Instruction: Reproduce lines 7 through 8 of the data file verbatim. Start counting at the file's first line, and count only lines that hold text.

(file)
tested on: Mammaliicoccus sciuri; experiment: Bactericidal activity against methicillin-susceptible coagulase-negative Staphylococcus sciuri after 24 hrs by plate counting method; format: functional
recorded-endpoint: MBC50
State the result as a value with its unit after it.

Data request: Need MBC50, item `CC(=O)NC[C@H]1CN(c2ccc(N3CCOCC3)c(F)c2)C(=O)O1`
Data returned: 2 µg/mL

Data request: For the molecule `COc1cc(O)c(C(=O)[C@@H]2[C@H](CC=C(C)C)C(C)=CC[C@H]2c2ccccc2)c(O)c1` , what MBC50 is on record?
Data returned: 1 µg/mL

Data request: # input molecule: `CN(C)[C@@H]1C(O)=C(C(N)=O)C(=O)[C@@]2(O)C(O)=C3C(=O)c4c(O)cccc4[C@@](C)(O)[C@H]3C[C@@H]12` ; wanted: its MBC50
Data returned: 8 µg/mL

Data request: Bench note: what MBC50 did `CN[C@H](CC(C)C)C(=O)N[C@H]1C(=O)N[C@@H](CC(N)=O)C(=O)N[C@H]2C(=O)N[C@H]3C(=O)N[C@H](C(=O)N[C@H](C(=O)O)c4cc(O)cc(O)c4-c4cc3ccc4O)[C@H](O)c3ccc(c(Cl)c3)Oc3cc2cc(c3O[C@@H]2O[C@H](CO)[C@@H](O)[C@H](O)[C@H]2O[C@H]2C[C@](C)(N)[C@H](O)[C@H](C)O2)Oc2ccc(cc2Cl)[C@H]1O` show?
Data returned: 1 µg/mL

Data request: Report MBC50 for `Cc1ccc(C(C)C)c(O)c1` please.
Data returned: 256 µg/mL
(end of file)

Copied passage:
Data returned: 1 µg/mL

Data request: # input molecule: `CN(C)[C@@H]1C(O)=C(C(N)=O)C(=O)[C@@]2(O)C(O)=C3C(=O)c4c(O)cccc4[C@@](C)(O)[C@H]3C[C@@H]12` ; wanted: its MBC50